The Top 25 Under 25 is a collaboration by members of the Mile High Hockey community. Eleven writers and 480 readers ranked players under the age of 25 as of September 1, 2019 in the Colorado Avalanche organization. Each participant used their own metric of current ability and production against future projection to rank each player. Now, we’ll count down each of the 25 players ranked.
Mile High Hockey welcomes Andre Burakovsky to the Top 25 Under 25 for the first and last time as the newly acquired 24-year-old will be aging out of the series next summer. Burakovsky has always been a very polarizing player among hockey fans dating all the way back to his time with the Washington Capitals. People weren’t sure if he was ever going to realize his offensive potential, even when all the tools and ability were right there. The puck just never went in for him.
During his time in Washington, Burakovsky was forced to play a lesser role than what he arguably should’ve been given due to the team being in a position to win a Stanley Cup and and had loaded up on veteran talent instead. To be clear, that was the right move to make because the team got their long-awaited championship and no one can take that away from them.
But now it’s Burakovsky’s time to shine, and with a one-year “show me” contract from Joe Sakic, this is the best of the few chances he’s got.
Size, Shooting, Skill
Burakovsky was the highly skilled power forward from junior hockey that no one thought would have had difficulty making the transition to the NHL. For a player of his stature, his agility and speed is impressive. His stride is comfortable, he has excellent acceleration, and his breakaway speed is bar none. Burakovsky has a quick-releasing powerful shot, has tremendous puck-handling abilities at top speeds, and deft hands to make plays. He’s an excellent passer and possession player. The offensively gifted winger who has no problem generating shots off the rush or on the cycle can also be a physical, net-front presence when asked.
However talented Burakovsky may be, he lacks consistency producing offense at the NHL level. As the Capitals’ forward depth grew stronger, Burakovsky’s role with them shrank. He became a bottom-six winger playing third and fourth line minutes with less talented players, and that’s where his offensive production took a hit. Injuries didn’t help either; Burakovsky suffered two separate hand injuries in back-to-back seasons which took him out of the lineup for extended time. The other issue seems to be strength; for a player Burakovsky’s height, he’s still a shade under 200 pounds, which makes battling for position in front of the net a challenge. He doesn’t always use his size to his advantage, and he could stand to be more engaged in puck battles.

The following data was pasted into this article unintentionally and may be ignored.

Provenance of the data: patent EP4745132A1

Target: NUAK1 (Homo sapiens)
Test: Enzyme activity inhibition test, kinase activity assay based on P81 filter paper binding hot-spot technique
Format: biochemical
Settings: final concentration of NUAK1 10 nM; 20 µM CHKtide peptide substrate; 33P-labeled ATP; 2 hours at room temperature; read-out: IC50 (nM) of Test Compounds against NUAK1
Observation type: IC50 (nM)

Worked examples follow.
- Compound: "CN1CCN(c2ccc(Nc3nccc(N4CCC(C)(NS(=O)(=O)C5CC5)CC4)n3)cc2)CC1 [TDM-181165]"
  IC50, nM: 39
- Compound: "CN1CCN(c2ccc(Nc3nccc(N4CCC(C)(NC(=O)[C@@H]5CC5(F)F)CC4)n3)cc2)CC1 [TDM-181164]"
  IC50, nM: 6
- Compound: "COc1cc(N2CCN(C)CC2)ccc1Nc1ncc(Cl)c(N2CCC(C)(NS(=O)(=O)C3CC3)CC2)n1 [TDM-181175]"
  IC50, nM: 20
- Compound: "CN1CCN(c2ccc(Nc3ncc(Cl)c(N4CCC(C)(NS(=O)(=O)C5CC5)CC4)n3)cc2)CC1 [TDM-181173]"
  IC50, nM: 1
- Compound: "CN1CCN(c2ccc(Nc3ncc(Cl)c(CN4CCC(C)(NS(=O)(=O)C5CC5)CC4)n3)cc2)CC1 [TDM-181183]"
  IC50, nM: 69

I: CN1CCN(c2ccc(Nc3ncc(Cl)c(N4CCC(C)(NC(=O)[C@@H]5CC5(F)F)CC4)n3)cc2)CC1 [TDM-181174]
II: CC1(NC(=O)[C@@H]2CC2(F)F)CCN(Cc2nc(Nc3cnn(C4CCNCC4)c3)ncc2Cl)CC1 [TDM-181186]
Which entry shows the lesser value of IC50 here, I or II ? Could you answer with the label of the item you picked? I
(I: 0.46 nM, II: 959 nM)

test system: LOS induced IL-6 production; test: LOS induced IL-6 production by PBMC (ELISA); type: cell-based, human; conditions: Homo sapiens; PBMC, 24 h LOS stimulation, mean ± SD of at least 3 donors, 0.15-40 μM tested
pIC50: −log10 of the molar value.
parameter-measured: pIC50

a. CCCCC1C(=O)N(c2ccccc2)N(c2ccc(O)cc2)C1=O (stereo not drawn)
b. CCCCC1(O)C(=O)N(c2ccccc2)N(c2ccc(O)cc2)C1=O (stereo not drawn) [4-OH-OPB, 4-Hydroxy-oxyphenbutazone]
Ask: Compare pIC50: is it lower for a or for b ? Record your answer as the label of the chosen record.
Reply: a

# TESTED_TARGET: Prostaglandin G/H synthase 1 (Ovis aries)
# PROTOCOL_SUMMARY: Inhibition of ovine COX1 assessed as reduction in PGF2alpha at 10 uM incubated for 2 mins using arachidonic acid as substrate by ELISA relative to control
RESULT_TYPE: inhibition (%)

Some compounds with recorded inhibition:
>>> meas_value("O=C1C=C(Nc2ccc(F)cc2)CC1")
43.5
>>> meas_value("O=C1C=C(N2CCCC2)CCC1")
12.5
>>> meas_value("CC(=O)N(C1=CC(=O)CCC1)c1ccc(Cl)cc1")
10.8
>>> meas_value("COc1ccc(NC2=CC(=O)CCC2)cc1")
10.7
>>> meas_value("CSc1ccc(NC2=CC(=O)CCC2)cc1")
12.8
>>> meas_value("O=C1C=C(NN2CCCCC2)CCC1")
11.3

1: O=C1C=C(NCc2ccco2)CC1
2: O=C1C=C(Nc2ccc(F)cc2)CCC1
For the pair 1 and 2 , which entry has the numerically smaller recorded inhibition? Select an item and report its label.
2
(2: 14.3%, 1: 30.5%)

Tom did an amazing write-up on Burakovsky and where his values lies within the data. It’s a very good read and lays out the “pro” argument for Burakovsky that might be a little harder to see past a first glance at him.
Why he got traded
On June 28th, the Colorado Avalanche acquired Burakovsky in exchange for a 2020 second round pick, Arizona’s 2020 third round pick, and unsigned AHLer Scott Kosmachuk. If you take in the Carl Soderberg trade from a few days prior, the Avalanche had essentially given up Soderberg and a second for Burakovsky and depth defenseman Kevin Connauton. Later in the summer, Burakovsky got the aforementioned one-year deal worth $3.25 million.
Our friends over at Japer’s Rink wrote a very good piece on Burakovsky and why it was time for him to move on. They all agreed that he’s a valuable player worth having and trading him would come at a loss for a team in need of good NHL players who can help them up and down the lineup, but the problem here was his role.
The Avalanche have somewhat been the bearers of fruit this summer, taking on a couple of players who had been struggling in a role lesser to their abilities. Those players, Burakovsky and Nazem Kadri, will likely now make a duo on the team’s re-vamped second line.
Kadri had a great first three seasons under Mike Babcock that saved his career. First as a 1C on the tanking Leafs in 2015-16, followed by being the dependable and fiesty 2C behind an elite scorer in Auston Matthews. The role was perfect for him. The perfect amount of ice time, great linemates, and a role that he understood and that motivated him.
Former Arsenal FC manager Arsene Wenger once said “If a player needs motivation, they are in the wrong place.” Now that quote can mean a couple different things; they could be in the wrong position on the field, or on the wrong team under the wrong system, or in the wrong business entirely. I think for Burakovsky and Kadri, they were in the wrong positions within a lineup and a new team with new opportunity was necessary for them to succeed.
Understanding the Ranking
Burakovsky has his believers and he has his detractors. Some way more than others. The Top 25 under 25 is an interesting series in that it doesn’t specify what qualifies as value to an NHL roster? Does the 18-year-old first-round pick pick who may be a top-line player or a complete bust matter more than the second liner who’s going to give you 25 goals next season no problem? That is one of the many questions we hope average themselves out in a large voting ballot so we can come to a number that makes sense for everyone.
I think #13 is a solid spot for Burakovsky. He’s outside the top tier of prospects (who are all younger than him) but above anyone who is still a maybe in the organization. Some people had him really high up, betting on NHL success now, while others are firm in knowing that he is who he is. And that’s okay, because we’re probably all wrong.